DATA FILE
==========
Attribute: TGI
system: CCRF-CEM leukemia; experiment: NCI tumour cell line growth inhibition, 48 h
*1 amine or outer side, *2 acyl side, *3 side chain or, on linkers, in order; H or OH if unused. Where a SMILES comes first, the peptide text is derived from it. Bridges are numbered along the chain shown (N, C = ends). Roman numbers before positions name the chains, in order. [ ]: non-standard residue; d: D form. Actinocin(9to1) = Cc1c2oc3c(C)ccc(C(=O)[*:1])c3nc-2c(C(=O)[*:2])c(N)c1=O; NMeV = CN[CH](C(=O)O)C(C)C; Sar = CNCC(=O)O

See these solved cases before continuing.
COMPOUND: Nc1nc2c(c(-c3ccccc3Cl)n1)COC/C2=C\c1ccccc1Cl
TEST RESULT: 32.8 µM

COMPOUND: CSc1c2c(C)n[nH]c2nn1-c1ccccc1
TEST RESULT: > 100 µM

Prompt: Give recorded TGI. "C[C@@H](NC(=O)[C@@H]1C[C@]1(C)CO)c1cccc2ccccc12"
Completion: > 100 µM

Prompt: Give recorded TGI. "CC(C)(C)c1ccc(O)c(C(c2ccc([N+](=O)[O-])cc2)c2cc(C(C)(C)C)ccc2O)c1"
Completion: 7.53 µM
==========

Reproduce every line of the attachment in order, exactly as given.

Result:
Attribute: TGI
system: CCRF-CEM leukemia; experiment: NCI tumour cell line growth inhibition, 48 h
*1 amine or outer side, *2 acyl side, *3 side chain or, on linkers, in order; H or OH if unused. Where a SMILES comes first, the peptide text is derived from it. Bridges are numbered along the chain shown (N, C = ends). Roman numbers before positions name the chains, in order. [ ]: non-standard residue; d: D form. Actinocin(9to1) = Cc1c2oc3c(C)ccc(C(=O)[*:1])c3nc-2c(C(=O)[*:2])c(N)c1=O; NMeV = CN[CH](C(=O)O)C(C)C; Sar = CNCC(=O)O

See these solved cases before continuing.
COMPOUND: Nc1nc2c(c(-c3ccccc3Cl)n1)COC/C2=C\c1ccccc1Cl
TEST RESULT: 32.8 µM

COMPOUND: CSc1c2c(C)n[nH]c2nn1-c1ccccc1
TEST RESULT: > 100 µM

Prompt: Give recorded TGI. "C[C@@H](NC(=O)[C@@H]1C[C@]1(C)CO)c1cccc2ccccc12"
Completion: > 100 µM

Prompt: Give recorded TGI. "CC(C)(C)c1ccc(O)c(C(c2ccc([N+](=O)[O-])cc2)c2cc(C(C)(C)C)ccc2O)c1"
Completion: 7.53 µM